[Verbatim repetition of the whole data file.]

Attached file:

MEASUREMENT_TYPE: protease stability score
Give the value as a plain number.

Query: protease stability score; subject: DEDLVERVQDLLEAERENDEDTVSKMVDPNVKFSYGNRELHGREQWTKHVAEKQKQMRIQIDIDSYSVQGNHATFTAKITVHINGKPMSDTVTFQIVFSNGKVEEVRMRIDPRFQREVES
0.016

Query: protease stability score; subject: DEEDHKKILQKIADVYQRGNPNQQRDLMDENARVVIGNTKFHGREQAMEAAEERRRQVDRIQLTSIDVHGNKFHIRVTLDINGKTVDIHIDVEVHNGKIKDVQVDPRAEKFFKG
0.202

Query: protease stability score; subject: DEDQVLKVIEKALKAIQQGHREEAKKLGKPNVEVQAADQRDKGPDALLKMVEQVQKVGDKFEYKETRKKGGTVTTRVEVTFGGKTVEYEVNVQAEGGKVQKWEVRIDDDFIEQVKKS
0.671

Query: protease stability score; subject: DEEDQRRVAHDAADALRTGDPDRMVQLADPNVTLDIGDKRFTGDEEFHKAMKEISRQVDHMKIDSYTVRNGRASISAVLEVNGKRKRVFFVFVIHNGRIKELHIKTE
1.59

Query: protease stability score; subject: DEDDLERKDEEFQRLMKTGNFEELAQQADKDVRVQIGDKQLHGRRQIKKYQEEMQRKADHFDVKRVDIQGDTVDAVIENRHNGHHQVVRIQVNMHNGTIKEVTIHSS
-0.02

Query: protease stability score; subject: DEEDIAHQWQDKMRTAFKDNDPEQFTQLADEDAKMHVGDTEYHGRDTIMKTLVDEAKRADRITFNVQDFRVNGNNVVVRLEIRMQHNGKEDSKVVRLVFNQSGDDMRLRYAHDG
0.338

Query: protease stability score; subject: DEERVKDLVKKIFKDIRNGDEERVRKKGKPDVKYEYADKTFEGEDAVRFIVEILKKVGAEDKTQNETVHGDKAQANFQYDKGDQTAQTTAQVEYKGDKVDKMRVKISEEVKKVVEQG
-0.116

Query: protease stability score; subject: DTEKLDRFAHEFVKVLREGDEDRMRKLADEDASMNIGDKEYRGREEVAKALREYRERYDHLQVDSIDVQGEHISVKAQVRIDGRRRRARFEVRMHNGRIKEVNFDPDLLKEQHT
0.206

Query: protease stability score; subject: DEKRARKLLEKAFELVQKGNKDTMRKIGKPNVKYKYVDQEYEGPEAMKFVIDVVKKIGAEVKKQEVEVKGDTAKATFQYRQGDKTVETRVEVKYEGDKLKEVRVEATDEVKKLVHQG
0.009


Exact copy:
MEASUREMENT_TYPE: protease stability score
Give the value as a plain number.

Query: protease stability score; subject: DEDLVERVQDLLEAERENDEDTVSKMVDPNVKFSYGNRELHGREQWTKHVAEKQKQMRIQIDIDSYSVQGNHATFTAKITVHINGKPMSDTVTFQIVFSNGKVEEVRMRIDPRFQREVES
0.016

Query: protease stability score; subject: DEEDHKKILQKIADVYQRGNPNQQRDLMDENARVVIGNTKFHGREQAMEAAEERRRQVDRIQLTSIDVHGNKFHIRVTLDINGKTVDIHIDVEVHNGKIKDVQVDPRAEKFFKG
0.202

Query: protease stability score; subject: DEDQVLKVIEKALKAIQQGHREEAKKLGKPNVEVQAADQRDKGPDALLKMVEQVQKVGDKFEYKETRKKGGTVTTRVEVTFGGKTVEYEVNVQAEGGKVQKWEVRIDDDFIEQVKKS
0.671

Query: protease stability score; subject: DEEDQRRVAHDAADALRTGDPDRMVQLADPNVTLDIGDKRFTGDEEFHKAMKEISRQVDHMKIDSYTVRNGRASISAVLEVNGKRKRVFFVFVIHNGRIKELHIKTE
1.59

Query: protease stability score; subject: DEDDLERKDEEFQRLMKTGNFEELAQQADKDVRVQIGDKQLHGRRQIKKYQEEMQRKADHFDVKRVDIQGDTVDAVIENRHNGHHQVVRIQVNMHNGTIKEVTIHSS
-0.02

Query: protease stability score; subject: DEEDIAHQWQDKMRTAFKDNDPEQFTQLADEDAKMHVGDTEYHGRDTIMKTLVDEAKRADRITFNVQDFRVNGNNVVVRLEIRMQHNGKEDSKVVRLVFNQSGDDMRLRYAHDG
0.338

Query: protease stability score; subject: DEERVKDLVKKIFKDIRNGDEERVRKKGKPDVKYEYADKTFEGEDAVRFIVEILKKVGAEDKTQNETVHGDKAQANFQYDKGDQTAQTTAQVEYKGDKVDKMRVKISEEVKKVVEQG
-0.116

Query: protease stability score; subject: DTEKLDRFAHEFVKVLREGDEDRMRKLADEDASMNIGDKEYRGREEVAKALREYRERYDHLQVDSIDVQGEHISVKAQVRIDGRRRRARFEVRMHNGRIKEVNFDPDLLKEQHT
0.206

Query: protease stability score; subject: DEKRARKLLEKAFELVQKGNKDTMRKIGKPNVKYKYVDQEYEGPEAMKFVIDVVKKIGAEVKKQEVEVKGDTAKATFQYRQGDKTVETRVEVKYEGDKLKEVRVEATDEVKKLVHQG
0.009